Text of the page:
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such communications. Thy name is Mary, and thy dwelling place is Boston.

6 Mrs. C. Some spirit must have told you this, for certain. F. T. This is not all, madam. You were married at the age of twenty years, and were the sole heir of your de

ceased husband.


Mrs. C. I perceive, sir, you know every thing.

F. T. Madam, I cannot help knowing what I do know. I must therefore inform you that your adopted daughter, in the dead of night

Mrs. C. No, sir, it was in the daytime.

F. T. Do not interrupt me, madam.-In the dead of 7 night, your adopted daughter-planned the robbery which deprived you of your wedding-ring.

Mrs. C. No earthly being could have revealed this, for I never let my right hand know that I possessed it, lest some evil should happen to it.

F. T. Hear me, madam: You have come all this distance to consult the fates, and find your ring.

Mrs. C. You have guessed my intention exactly, sir.

F. T. Guessed! madam. I know this is your object; and I know, moreover, that your ungrateful daughter has incur8 red your displeasure by receiving the addresses of a worth

less man.

Mrs. C. Every word is gospel truth!

F. T. This man has persuaded your daughter

Mrs. C. I knew he did, I told her so. But, good sir, can you tell me who has the ring?

F. T. This young man has it.

Mrs. C. But he denies it, sir.

F. T. No matter, madam, he has it.

Mrs. C. But how shall I obtain it again?

F. T. The law points out the way, madam-it is my business to point out the rogue, you must catch him.

Mrs. C. You are right, sir-and if there is law to be had, I will spend every cent I own, but I will have it. I knew he was the robber, and I thank you for the information.[going.]

F. T. But thanks, madam, will not pay for all my nightly vigils, consultations, and calculations.

Mrs. C. O, right, sir. I forgot to pay you. What am I indebted to you?

10 F. T. Only five dollars, madam.

Mrs. C. There it is, sir. I would have paid twenty rather than not have found the ring.

F. T. I never take but five, madam. Farewell, madam, your friend is at the door with your chaise. Farewell. [He leaves the room.]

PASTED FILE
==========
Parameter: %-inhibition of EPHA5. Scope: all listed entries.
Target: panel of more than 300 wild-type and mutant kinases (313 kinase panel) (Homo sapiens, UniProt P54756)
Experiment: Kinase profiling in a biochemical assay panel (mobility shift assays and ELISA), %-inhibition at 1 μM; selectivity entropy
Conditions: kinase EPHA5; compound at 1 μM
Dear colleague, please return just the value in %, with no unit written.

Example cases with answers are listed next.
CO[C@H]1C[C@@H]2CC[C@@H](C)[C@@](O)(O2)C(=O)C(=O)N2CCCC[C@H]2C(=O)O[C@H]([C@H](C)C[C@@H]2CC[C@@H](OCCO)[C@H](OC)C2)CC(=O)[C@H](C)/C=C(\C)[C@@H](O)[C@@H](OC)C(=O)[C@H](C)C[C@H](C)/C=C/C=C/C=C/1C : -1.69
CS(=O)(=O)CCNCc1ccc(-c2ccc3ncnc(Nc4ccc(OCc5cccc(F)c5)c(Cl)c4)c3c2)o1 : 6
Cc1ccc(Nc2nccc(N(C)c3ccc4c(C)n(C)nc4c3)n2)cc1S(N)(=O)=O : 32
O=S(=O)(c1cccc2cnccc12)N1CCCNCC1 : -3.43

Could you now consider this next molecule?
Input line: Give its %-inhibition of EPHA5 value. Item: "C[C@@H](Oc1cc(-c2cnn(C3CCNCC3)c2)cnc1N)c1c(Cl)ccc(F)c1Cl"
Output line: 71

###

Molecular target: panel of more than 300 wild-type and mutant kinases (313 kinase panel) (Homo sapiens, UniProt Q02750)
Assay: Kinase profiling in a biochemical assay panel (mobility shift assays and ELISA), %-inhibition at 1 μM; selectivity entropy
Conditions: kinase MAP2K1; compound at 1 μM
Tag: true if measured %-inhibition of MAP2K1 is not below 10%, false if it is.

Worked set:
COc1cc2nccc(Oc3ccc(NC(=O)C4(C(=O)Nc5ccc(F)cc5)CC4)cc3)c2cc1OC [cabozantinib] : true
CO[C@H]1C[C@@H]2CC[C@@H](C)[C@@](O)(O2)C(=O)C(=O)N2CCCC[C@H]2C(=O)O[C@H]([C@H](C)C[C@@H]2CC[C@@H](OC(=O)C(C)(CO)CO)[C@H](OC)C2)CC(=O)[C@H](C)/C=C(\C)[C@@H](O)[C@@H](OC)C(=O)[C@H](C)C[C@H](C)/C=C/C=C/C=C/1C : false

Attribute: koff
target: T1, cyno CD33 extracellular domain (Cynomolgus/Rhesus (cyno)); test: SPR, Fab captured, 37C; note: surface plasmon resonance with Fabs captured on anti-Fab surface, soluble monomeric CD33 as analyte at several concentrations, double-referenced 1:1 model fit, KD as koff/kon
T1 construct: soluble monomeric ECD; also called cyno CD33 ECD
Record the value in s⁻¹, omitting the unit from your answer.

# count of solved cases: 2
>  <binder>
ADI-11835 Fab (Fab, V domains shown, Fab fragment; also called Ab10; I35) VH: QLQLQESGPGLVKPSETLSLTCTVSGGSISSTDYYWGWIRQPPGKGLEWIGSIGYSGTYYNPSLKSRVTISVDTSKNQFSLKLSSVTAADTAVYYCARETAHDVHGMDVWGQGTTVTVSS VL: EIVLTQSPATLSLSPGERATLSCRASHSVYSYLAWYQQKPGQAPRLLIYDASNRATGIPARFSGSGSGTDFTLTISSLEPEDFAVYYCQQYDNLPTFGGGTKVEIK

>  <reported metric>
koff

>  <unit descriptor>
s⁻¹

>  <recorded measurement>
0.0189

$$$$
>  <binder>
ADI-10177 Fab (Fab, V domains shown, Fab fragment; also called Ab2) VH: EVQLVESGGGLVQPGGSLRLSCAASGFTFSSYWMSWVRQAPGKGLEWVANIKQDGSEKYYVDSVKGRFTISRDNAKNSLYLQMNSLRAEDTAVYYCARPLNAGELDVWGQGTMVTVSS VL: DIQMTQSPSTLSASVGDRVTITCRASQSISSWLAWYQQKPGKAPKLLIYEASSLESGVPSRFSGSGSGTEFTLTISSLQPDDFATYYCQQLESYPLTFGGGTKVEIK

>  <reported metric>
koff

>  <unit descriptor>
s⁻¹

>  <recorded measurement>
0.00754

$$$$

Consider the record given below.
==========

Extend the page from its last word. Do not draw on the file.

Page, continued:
[Enter Friend.]

Friend. Well, Mary, what does the fortune-teller say y? Mrs. C. O, he told me I was a widow, and lived in Boston, and had an adopted daughter, and- -and11 Friend. But you knew all this before, did you not? Mrs. C. Yes; but how should he know it? He told me too, that I had lost a ring

Friend. Did he tell you where to find it?

Mrs. C. O yes! he says that fellow has it, and I must go to law and get it, if he will not give it up. What do you think of that?


Friend. It is precisely what any fool could have told you. How much did you pay for this precious information? Mrs. C. Only five dollars.

Friend. How much was the ring worth?

Mrs. C. Why two dollars at least.

Friend. Then you have paid ten dollars for a chaise to bring you here, five dollars for the information that you had already, and all this to regain possession of a ring not worth one quarter the expense!

Mrs. C. O, the rascal! how he has cheated me. I will go to the world's end but I will be revenged.

Friend. You had better go home, and say nothing about it, for every effort to recover your money will only expose your folly.



Punishment of a Liar.-BIBLE.


Now Naaman, captain of the host of the king of Syria, was a great man with his master, and honorable; because by him the Lord had given deliverance unto Syria: he was also a mighty man in valor; but he was a leper. And the Syrians had gone out by companies, and had brought

away captive, out of the land of Israel, a little maid; and she waited on Naaman's wife. And she said unto her mistress, Would God my lord were with the prophet that is in Samaria! for he would recover him of his leprosy.

And one went in, and told his lord, saying, Thus and 2 thus said the maid that is of the land of Israel. And the king of Syria said, Go to, go; and I will send a letter unto the king of Israel. And he departed, and took with him ten talents of silver, and six thousand pieces of gold, and ten changes of raiment. And he brought the letter to the king of Israel, saying, Now, when this letter is come unto thee, behold, I have therewith sent Naaman my servant to thee, that thou mayest recover him of his leprosy.

And it came to pass, when the king of Israel had read the letter, that he rent his clothes, and said, Am I God, to 3 kill and to make alive, that this man doth send unto me to recover a man of his leprosy? Wherefore consider, I pray you, and see how he seeketh a quarrel against me.